Earlier, Klotz and Putter (1969) derived maximum-likelihood (ML) and REML estimators of for the balanced one-way classification, which were constrained to be p.s.d. Anderson *et al*. (1986) extended this to a p.s.d. ML estimator for of maximum rank, while Amemiya (1985) simply considered how to modify the matrix of between components when estimates were not positive definite. In essence, all these again considered **W**^{−1}**B** and its latent roots. Rather than applying shrinkage, however, any eigenvalues less than unity were fixed at unity, yielding a p.s.d. estimator of of rank equal to the number of eigenvalues greater than unity. This is equivalent to setting any negative eigenvalues of to zero, *i.e*., results in the nearest symmetric p.s.d. matrix in the Frobenius norm (Higham 1988). For ML the divisor used to obtain **B** from the sums of squares and cross-products of group means is *s*, rather than *s* – 1 as in the MANOVA.

In the balanced case, REML estimators without restrictions on the parameter space have closed form and are identical to their counterparts from (M)ANOVA (*e.g*., Corbeil and Searle 1976; Lee and Kapadia 1984). For normally distributed data, restricting the eigenvalues of **W**^{−1}**B** in the one-way classification to a minimum of unity in fact is equivalent to REML estimation of and constrained to the parameter space (Amemiya 1985, Appendix). Note, however, that in a genetic context where we estimate as , this does not guarantee that is positive definite (except for clones; *i.e*., ρ = 1). In contrast, animal model REML analyses estimate directly, constraining to have positive eigenvalues, both for full-rank multivariate analyses and reduced-rank estimation imposing a FA structure on (Meyer and Kirkpatrick 2005). While yielding the same estimates if is positive definite, the two approaches are thus not strictly equivalent.

Corresponding arguments apply for more complicated scenarios. For instance, extensions to nested two-way classifications have been examined by Hill and Thompson (1978), Amemiya (1985), and Das (1996). Similarly, Calvin and Dykstra (1991, 1992) considered constrained ML and REML estimation for the class of MANOVA models in which restrictions can be formulated as nonnegativity of matrices of MSCP and of pairwise differences between matrices of expected MSCP. This class includes all nested and two-factor models. This suggests that the same mechanisms are operational in analyses utilizing several types of covariances between groups simultaneously, such as animal model REML analyses to estimate genetic variances for complex pedigrees.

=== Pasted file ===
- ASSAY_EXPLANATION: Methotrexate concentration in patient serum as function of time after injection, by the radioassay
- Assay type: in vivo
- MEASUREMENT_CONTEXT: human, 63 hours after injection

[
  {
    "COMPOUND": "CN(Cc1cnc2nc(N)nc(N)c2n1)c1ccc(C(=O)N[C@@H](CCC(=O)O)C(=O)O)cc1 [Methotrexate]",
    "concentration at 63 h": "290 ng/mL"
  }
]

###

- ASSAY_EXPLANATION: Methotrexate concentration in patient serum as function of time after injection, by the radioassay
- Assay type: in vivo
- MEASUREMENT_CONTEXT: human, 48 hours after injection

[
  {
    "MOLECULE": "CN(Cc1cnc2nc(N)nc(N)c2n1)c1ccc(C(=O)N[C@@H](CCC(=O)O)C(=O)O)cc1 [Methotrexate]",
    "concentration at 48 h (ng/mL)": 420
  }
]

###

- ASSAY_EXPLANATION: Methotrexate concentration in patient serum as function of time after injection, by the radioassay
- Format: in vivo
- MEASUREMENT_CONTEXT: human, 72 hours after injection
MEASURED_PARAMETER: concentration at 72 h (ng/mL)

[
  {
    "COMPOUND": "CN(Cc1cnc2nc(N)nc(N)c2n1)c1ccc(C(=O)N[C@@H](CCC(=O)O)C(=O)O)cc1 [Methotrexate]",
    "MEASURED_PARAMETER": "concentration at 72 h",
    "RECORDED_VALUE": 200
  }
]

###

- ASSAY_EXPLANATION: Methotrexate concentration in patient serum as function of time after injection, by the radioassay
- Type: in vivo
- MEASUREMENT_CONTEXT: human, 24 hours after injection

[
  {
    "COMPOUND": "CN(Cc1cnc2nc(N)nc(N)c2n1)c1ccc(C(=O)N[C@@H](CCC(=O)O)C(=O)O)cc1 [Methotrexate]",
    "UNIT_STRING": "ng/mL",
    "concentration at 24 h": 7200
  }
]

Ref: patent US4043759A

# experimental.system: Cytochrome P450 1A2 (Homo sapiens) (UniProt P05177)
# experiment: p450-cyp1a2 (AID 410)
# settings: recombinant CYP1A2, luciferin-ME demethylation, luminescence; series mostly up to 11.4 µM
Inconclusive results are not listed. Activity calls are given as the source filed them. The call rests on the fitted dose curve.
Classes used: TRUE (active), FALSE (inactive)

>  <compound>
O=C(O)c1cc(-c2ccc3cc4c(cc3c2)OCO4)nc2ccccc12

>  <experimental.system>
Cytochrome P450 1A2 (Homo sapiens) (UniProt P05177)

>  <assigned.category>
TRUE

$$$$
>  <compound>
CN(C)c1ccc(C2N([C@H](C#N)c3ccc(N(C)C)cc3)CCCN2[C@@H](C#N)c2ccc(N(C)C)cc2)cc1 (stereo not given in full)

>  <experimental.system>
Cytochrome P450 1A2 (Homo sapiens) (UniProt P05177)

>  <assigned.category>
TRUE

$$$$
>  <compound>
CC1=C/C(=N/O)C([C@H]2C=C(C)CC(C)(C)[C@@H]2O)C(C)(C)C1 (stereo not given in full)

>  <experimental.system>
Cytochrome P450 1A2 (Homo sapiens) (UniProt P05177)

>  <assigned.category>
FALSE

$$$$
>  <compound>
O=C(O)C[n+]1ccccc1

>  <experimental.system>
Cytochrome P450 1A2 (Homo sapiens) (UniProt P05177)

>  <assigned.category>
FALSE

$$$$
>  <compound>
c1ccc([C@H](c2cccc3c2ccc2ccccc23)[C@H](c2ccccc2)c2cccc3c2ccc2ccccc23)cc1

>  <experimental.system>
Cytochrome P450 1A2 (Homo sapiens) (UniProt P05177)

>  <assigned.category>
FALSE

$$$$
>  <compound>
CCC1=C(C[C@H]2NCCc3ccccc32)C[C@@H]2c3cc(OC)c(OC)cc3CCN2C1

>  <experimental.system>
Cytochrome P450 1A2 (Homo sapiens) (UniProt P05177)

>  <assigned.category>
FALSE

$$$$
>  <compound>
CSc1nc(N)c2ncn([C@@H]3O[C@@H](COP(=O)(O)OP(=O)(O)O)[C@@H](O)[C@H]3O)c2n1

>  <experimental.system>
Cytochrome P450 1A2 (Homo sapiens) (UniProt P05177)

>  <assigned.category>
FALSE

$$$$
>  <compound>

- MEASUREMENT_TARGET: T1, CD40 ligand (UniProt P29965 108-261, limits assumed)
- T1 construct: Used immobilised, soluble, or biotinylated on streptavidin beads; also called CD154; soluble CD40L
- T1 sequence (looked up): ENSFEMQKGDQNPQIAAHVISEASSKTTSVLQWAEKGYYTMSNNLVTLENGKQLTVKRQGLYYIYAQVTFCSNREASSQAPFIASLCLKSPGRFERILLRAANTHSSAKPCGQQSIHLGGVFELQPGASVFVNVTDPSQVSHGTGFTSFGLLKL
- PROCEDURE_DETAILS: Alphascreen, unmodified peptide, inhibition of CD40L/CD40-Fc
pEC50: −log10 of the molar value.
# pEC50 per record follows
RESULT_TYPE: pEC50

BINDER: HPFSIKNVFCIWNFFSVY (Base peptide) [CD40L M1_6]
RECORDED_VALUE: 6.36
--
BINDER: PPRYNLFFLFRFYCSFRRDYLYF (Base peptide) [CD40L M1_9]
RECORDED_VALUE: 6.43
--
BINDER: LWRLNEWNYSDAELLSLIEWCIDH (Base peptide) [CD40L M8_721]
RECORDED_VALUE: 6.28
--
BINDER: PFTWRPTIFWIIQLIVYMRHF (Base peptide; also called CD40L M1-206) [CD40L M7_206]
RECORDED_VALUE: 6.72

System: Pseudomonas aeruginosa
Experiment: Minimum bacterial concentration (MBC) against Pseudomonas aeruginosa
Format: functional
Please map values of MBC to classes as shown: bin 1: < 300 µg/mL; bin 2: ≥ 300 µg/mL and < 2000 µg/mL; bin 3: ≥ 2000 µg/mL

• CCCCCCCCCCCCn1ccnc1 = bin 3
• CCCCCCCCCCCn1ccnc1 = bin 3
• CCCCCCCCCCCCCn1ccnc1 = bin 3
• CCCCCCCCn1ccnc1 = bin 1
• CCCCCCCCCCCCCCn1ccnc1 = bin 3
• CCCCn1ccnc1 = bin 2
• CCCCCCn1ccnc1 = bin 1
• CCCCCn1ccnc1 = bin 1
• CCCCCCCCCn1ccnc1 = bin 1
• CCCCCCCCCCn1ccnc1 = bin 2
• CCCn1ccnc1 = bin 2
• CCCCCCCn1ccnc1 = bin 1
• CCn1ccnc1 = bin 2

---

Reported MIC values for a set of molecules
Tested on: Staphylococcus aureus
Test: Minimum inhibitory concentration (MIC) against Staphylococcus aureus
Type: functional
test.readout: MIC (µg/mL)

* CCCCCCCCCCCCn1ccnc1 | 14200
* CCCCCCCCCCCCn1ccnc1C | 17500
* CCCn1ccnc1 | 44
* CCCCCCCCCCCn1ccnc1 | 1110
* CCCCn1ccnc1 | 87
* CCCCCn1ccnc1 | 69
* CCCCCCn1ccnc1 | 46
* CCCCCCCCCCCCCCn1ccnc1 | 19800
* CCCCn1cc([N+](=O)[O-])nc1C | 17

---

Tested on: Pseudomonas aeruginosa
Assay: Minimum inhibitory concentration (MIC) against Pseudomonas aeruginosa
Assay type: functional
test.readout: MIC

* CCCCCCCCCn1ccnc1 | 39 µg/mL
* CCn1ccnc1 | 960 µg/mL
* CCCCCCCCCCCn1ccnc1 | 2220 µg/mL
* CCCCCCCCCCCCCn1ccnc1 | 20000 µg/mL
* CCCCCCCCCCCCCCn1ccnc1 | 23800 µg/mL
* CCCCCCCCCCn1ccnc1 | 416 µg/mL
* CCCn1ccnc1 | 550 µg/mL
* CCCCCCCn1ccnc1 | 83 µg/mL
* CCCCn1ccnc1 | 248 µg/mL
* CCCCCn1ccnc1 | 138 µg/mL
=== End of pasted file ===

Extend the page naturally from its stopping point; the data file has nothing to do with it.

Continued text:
### Bias due to reduced-rank estimation

Reduced-rank estimators of covariance matrices yield estimates with eigenvalues that are zero, so that their rank is less than their dimension. Amemiya (1985) proposed to constrain estimated covariance matrices between groups to be p.s.d. by discarding any PCs with negative eigenvalues. More recently, generalized reduced-rank estimators have been suggested to reduce the number of parameters to be estimated (Kirkpatrick and Meyer 2004; Meyer and Kirkpatrick 2005). This section examines the bias in reduced-rank estimators for a balanced one-way classification. After reviewing the canonical transformation on which estimators are based, we describe the estimators themselves and show that they are subject to two sources of bias.

#### Canonical transformation:

As outlined above, estimates of the genetic covariance matrix are obtained by estimating the between-group covariance matrix, . Examination of the relationship between the two matrices involved, **B** and **W**, is made easier by applying a transformation so that(2)with the matrix of eigenvalues of **W**^{−1}**B**.

This is the so-called canonical decomposition or transformation: For any two symmetric (real) matrices, **W** and **B**, of size *q* × *q* with **W** positive definite and **B** p.s.d. there exists a matrix **T** such that **TT**′ = **W** and **TDT**′ = **B**, with **D** diagonal (Anderson 1984). The canonical transformation has been used to simplify various multivariate problems in quantitative genetics, such as examination of selection indexes (Hayes and Hill 1980), and to reduce computational requirements in genetic evaluation (Ducrocq and Chapuis 1997) or estimation of genetic parameters (Meyer 1985). In addition, it has been instrumental in the derivation of constrained REML or ML estimators of covariance matrices, reviewed above. A detailed description of the computational steps involved can be found in Seal (1964) or Amemiya (1985).

The transformation matrix **T** is given by(3)with **W**^{1/2} a matrix square root of **W** and **E**_{Q} the matrix of eigenvectors of(4)Let and represent the eigen-decompositions of **W** and **B**. Matrix square roots are not uniquely defined. Suitable forms are or, as **E**_{W} is orthonormal, , or the Cholesky factor of **W**. For , **Q** becomes(5)